A study of campus fraternity and sorority advisors regarding alcohol education strategies used on college campuses
Type of Degreedissertation
Education Foundation, Leadership, and Technology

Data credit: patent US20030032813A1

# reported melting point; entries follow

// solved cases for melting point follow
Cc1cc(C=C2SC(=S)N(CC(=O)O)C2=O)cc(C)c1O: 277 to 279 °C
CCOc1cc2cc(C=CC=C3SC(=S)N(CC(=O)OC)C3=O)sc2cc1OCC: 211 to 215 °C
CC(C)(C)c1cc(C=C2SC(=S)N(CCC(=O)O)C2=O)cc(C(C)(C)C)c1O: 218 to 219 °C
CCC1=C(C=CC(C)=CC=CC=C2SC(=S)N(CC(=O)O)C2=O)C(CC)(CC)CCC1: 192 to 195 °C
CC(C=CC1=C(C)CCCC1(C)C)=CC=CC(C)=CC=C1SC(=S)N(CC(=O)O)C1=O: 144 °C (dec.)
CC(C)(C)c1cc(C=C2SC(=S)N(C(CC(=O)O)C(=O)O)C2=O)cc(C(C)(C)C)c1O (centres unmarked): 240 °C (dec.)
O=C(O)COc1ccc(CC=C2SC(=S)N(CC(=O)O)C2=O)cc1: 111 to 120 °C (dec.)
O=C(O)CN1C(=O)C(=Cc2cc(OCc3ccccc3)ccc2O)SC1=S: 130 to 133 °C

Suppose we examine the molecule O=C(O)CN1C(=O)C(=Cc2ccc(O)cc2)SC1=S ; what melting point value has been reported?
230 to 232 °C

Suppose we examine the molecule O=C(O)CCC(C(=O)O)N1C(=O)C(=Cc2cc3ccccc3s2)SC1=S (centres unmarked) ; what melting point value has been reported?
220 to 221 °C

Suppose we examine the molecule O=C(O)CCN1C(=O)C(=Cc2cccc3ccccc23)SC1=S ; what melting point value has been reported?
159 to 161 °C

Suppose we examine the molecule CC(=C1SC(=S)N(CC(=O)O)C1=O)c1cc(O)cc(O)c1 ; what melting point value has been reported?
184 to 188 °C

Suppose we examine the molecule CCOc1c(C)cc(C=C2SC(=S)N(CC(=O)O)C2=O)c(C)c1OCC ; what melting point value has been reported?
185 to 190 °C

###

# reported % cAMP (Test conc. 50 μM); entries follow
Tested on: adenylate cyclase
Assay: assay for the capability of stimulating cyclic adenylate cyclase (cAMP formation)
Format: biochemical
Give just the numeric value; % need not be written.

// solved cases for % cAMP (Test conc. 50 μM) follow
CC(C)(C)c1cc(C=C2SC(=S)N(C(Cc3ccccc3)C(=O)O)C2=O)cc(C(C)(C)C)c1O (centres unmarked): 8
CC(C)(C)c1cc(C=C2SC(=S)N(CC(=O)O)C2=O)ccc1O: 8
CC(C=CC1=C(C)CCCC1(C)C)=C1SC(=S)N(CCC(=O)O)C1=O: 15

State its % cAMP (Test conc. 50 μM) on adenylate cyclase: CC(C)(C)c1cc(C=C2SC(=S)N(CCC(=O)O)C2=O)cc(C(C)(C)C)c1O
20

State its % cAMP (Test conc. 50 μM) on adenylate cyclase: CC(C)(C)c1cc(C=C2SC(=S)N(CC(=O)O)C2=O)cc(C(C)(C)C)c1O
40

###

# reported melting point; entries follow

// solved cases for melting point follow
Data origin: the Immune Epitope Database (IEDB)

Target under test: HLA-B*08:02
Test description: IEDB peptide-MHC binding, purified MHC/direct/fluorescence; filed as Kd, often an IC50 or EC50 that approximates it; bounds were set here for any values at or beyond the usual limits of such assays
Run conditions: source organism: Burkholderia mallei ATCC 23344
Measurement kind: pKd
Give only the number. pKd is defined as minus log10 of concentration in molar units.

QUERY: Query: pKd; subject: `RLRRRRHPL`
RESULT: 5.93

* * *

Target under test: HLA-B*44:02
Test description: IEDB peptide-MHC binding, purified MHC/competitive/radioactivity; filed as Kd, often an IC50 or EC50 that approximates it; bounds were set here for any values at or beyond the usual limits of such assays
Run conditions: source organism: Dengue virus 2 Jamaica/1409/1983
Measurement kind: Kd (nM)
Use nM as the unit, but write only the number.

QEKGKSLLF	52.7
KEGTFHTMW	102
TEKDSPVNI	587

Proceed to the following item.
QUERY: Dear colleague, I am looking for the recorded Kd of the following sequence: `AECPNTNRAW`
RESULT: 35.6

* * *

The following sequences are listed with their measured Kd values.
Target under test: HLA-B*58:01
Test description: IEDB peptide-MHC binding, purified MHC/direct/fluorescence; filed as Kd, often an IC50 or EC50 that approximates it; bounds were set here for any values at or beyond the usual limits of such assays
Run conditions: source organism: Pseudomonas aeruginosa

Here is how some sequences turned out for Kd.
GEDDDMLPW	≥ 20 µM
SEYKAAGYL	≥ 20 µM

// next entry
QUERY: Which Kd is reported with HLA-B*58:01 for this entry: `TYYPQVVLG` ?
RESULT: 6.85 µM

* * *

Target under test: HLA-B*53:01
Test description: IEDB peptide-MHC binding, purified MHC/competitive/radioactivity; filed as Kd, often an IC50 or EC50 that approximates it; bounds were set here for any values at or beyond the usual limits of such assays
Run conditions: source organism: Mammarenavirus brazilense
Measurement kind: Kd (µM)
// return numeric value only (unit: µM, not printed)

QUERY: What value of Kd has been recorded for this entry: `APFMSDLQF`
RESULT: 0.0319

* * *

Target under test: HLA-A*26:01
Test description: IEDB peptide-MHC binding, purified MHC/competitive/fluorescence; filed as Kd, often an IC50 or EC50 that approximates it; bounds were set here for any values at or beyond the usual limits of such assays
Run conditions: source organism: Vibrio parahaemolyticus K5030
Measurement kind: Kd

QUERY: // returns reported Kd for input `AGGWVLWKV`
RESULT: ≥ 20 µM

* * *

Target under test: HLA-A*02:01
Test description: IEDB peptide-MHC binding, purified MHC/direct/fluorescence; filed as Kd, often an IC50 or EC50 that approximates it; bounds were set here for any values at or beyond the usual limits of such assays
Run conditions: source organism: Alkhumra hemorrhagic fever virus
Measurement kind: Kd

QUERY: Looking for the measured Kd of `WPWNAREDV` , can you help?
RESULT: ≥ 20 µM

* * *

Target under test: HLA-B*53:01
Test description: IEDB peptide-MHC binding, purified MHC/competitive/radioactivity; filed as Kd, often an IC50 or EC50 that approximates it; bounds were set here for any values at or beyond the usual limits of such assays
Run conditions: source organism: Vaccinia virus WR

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“There is no greater public health hazard on American college and university campuses than the abuse of alcohol” (Misch, 2010, p. 232). The purpose of this study was to examine alcohol education strategies presently used in fraternity and sorority life offices on college campuses. Specifically, this study compared the National Institute on Alcohol Abuse and Alcoholism (NIAAA) recommendations for alcohol education strategies and current campus practices for fraternity and sorority campus-based professionals. Comparisons were made through the use of an electronic survey of members of the Association of Fraternity/Sorority Advisors (AFA). Of the 545 members that were surveyed, 176 of the participants completed the survey. A backwards elimination regression was used to determine the best predictors of the amount of alcohol education strategies being used with both individual demographic characteristics and the institutional profiles. Results from the tests indicated that the AFA members that use the most alcohol education strategies are typically male and have been advising fraternities and sororities for more than three years. The types of institution where the most alcohol education strategies are being used are typically public institutions, smaller than 10,000 students, the fraternity and sorority community was less the 20% of the undergraduate population, and the advisor was aware of the NIAAA Study, A Call to Action: Changing the Culture of Drinking at U.S. Colleges (2002).